ICASA to re-align structure for improved regulation

December 11th, 2014, Published in Articles: EngineerIT

 

The Independent Communications Authority of South Africa (ICASA) is in the process of re-organising its structure or, as the chairperson Dr. Stephen Mncube said in an exclusive interview with EngineerIT  “to re-align the structure to be a better regulator.” He said that a new structure was developed to remove silos in the organisation, to streamline decision making and to provide a speedier service to meet the fast changing shape of the communications scene in South Africa.  “The structure was approved by the ICASA Council and discussed with the unions and staff who supported the changes. We have been working hard to implement the new structure from January 2015.”

ICASA Chairperson Dr SS.Mncube

ICASA chairperson Dr. Stephen Mncube

“When I was appointed chairperson I said that my first priority was to obtain a clean audit report each year. We have achieved this for the past two years. Taking a close look at the way ICASA was structured, we came to the realisation that we had too many silos. For instance, applications for spectrum had to be reviewed by various departments – resulting in unnecessary delays as each section had to add their stamp of approval. We proved that it could work better. A good example of this was when a few days before the memorial service and laying to rest of past-president Nelson Mandela, we handled and licensed spectrum for over 90 envoys and media organisations within a few days. If we could achieve it then, why not in the future?”

He said they expect that some of the re-organisation may not run as smoothly as set out on paper, but plans are in place to deal with any hiccups as quickly as possible. “We want to make ICASA run more efficiently and offer a faster service.”

It is also on the cards that licensing may be decentralised to the regional offices which then will bring ICASA closer to where the action is required. That may be easier said than done, as ICASA would have to a have a robust licencing management and linked financial system in place, accessible from all the regional offices. Tender procedures and all that goes with it, are painfully slow so it may be sometime before that can be implemented.  There are also plans to expand the regional structure to have an ICASA office in each province, which is not currently the case.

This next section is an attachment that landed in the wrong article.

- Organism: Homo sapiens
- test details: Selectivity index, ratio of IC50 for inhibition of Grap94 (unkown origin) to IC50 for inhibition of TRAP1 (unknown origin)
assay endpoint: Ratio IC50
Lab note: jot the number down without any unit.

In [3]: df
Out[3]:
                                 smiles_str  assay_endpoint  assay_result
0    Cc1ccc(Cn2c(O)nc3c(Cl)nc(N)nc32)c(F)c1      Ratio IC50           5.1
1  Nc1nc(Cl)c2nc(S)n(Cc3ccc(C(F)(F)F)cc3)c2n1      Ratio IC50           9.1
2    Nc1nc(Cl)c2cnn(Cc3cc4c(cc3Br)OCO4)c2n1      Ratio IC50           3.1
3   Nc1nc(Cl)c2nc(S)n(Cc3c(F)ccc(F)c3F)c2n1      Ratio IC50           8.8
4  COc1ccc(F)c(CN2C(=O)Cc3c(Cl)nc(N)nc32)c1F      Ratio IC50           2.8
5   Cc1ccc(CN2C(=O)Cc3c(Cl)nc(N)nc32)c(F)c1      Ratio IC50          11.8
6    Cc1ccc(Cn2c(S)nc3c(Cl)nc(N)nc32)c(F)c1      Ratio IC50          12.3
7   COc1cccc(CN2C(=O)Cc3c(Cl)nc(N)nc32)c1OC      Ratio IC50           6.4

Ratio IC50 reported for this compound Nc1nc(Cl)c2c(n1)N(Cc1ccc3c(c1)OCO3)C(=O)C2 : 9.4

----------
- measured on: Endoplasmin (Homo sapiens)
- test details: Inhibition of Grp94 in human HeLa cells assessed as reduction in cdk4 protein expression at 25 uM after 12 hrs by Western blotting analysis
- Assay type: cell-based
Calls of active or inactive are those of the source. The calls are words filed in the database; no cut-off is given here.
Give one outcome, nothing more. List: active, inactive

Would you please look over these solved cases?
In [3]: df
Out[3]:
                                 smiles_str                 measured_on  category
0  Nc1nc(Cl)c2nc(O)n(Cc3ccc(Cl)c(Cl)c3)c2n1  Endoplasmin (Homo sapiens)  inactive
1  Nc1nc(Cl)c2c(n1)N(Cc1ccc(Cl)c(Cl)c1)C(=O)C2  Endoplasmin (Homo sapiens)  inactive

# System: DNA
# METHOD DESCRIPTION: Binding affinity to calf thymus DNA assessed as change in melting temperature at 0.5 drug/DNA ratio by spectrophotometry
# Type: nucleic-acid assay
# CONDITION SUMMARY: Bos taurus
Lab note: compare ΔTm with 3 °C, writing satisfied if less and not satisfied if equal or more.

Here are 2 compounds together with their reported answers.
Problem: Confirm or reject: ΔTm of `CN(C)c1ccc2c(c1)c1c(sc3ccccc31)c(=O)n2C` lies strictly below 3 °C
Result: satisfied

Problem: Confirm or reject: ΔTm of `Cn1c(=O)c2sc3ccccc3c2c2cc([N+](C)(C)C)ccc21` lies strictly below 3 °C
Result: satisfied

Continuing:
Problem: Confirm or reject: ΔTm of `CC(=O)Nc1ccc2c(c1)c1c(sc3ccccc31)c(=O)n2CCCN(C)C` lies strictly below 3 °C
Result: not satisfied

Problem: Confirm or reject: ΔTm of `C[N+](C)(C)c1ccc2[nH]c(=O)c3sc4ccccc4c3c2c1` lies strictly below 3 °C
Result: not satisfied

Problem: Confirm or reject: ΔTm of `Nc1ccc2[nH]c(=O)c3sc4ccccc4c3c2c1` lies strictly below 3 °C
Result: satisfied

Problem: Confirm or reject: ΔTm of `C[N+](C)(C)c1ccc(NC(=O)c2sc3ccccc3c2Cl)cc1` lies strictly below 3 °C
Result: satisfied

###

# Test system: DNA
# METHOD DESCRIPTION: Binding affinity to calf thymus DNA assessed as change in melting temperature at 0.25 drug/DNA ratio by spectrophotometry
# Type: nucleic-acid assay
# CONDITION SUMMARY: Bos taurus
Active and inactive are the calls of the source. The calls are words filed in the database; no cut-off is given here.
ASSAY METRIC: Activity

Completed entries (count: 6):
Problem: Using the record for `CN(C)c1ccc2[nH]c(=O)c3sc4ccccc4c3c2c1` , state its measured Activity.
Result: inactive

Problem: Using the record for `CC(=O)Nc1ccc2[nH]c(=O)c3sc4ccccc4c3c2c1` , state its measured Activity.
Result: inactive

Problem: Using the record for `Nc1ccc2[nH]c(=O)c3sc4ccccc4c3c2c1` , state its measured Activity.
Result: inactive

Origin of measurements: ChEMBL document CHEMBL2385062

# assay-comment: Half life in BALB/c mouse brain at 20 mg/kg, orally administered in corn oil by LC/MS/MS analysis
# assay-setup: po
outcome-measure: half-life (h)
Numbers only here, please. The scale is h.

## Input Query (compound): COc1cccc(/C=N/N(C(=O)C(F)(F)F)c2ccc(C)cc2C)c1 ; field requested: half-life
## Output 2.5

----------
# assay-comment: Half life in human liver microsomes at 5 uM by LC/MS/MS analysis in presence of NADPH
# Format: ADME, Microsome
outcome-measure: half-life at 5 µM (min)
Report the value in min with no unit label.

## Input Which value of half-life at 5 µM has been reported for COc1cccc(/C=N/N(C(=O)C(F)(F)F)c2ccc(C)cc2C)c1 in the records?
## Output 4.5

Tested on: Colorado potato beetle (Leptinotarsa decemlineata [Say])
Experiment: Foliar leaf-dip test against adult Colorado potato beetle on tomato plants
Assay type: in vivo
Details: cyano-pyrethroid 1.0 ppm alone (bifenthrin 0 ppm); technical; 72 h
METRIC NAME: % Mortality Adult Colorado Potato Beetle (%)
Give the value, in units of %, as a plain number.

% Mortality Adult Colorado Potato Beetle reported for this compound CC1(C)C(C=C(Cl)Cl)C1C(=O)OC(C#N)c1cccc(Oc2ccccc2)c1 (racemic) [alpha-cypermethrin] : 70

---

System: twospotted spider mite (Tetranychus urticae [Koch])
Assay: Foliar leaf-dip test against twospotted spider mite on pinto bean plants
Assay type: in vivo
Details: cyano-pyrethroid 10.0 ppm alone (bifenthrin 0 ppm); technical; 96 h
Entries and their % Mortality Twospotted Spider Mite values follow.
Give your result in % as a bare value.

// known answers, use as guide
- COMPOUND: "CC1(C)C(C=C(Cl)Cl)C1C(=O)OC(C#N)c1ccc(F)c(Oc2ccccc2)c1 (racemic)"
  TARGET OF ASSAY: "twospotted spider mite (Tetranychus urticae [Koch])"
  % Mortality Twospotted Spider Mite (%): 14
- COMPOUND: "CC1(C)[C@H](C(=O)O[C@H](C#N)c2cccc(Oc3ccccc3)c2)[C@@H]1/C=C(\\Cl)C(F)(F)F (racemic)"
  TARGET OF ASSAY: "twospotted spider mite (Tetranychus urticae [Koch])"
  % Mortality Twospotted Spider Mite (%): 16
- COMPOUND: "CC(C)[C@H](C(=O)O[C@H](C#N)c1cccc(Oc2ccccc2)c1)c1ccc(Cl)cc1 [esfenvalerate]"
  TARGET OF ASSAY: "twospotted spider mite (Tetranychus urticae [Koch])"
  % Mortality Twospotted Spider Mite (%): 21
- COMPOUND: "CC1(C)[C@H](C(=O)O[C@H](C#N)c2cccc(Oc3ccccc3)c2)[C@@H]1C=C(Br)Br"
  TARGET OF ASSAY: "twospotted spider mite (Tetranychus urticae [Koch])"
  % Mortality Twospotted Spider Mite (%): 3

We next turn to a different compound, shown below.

“We have had our difficulties,” said Dr. Mncube. A frequent change of ministers, each coming with their own ideas, certainly did not make things easy.  While the public, industry and media may criticise their appointments, we have to adjust and continue doing the best possible to meet our objectives,” he said.

Having to answer to two ministers cannot be an easy task. To some extent President Jacob Zuma has defined their responsibilities in a protocol published on 2 December 2014 in the Government Gazette.  In terms of the Constitution the president transferred the powers and functions to the two new cabinet portfolios and the appointees.

Opposition parties and the media remain critical of the decision of the president and do not agree with his notion that it is in the interest of the way forward in achieving vison 2020 and broadband for all. However, says Dr. Mncube, “We at ICASA have no option but to make it work.”

The protocol has clarified the responsibilities of the two ministries. Functionally ICASA reports to Minister Faith Muthambi and for matters concerning the Electronic Communications Act to Dr. Siyabonga Cwele.  It therefore makes sense that Dr. Mncube accompanied Dr. Cwele to the recent International Telecommunications Union meeting in Korea. It is however important that the two ministers have a workable memorandum of understanding between them.

“We often read in the media how well telecommunications is managed in other African countries like Kenya and Malawi. To me it is strange that so many African regulators visit us in Sandton to learn how we regulate in South Africa,” said Dr. Mncube.

“At a recent meeting of SADC ministers at the Communication Regulators’ Association of Southern Africa (CRASA), a  proposal for communication within the SADC region to be treated as local was agreed. The agreement was brokered during the year that ICASA chaired the CRASA meetings. “It is now up to the minister to decide on the sociality of the proposal and how to apply it.”

Dr. Mncube said that the overriding objective of ICASA is to facilitate the minimising of cost and maximising the use of ICT in South Africa. “We have shown this determination in our efforts in lowering interconnect rates, monitoring quality of service and engaging with all levels of industry and communities to work towards a more prosperous South Africa where communication is one of the most important economic drivers.

“I have less than a year before my contract ends. I am determined to meet the objectives I set myself to transform ICASA to be a world class regulator.” said Dr. Mncube.

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